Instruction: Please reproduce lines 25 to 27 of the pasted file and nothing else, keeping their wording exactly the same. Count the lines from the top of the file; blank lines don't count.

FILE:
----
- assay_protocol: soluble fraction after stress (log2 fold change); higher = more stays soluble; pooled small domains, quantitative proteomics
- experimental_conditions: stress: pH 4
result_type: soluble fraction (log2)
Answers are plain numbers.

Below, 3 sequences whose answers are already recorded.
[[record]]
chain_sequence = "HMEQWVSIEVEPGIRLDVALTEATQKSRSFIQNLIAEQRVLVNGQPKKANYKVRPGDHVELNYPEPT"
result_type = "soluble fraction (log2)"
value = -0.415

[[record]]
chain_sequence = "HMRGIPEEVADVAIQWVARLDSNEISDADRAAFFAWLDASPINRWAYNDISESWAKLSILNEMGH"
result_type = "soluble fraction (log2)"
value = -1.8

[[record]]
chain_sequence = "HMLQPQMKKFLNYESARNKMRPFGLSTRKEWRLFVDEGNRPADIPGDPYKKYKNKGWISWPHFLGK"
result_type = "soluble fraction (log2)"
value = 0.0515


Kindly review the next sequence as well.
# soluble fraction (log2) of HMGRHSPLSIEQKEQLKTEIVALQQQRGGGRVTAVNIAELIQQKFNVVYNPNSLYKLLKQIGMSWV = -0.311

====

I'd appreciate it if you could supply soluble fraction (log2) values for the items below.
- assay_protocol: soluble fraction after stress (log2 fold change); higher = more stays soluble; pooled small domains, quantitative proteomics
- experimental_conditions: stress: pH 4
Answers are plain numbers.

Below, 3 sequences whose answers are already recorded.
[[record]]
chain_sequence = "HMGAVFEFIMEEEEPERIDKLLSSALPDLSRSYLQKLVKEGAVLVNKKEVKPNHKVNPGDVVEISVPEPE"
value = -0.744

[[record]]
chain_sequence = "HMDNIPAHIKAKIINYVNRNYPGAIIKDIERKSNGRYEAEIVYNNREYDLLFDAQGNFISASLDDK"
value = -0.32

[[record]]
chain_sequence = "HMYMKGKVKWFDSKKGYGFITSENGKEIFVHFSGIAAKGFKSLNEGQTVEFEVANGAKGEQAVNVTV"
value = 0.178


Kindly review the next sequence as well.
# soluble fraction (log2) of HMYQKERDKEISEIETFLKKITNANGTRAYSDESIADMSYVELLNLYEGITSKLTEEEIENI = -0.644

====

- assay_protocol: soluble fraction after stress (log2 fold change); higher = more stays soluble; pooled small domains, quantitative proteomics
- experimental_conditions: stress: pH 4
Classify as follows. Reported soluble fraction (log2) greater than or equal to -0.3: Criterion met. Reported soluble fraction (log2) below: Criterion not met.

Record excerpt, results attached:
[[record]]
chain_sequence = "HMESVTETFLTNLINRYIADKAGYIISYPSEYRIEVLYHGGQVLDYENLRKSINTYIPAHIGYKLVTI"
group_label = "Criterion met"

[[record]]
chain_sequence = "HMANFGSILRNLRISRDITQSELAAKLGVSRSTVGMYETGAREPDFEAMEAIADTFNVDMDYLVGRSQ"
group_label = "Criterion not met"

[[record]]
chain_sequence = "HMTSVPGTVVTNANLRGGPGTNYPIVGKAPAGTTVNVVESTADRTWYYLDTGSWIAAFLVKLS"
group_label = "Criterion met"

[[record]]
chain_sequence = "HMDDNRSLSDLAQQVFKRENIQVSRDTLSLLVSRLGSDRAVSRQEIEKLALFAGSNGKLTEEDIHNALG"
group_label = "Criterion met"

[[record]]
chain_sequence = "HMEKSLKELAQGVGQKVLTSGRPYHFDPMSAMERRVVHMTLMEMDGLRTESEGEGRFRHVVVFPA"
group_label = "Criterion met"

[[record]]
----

Below, 3 sequences whose answers are already recorded.
[[record]]
chain_sequence = "HMGAVFEFIMEEEEPERIDKLLSSALPDLSRSYLQKLVKEGAVLVNKKEVKPNHKVNPGDVVEISVPEPE"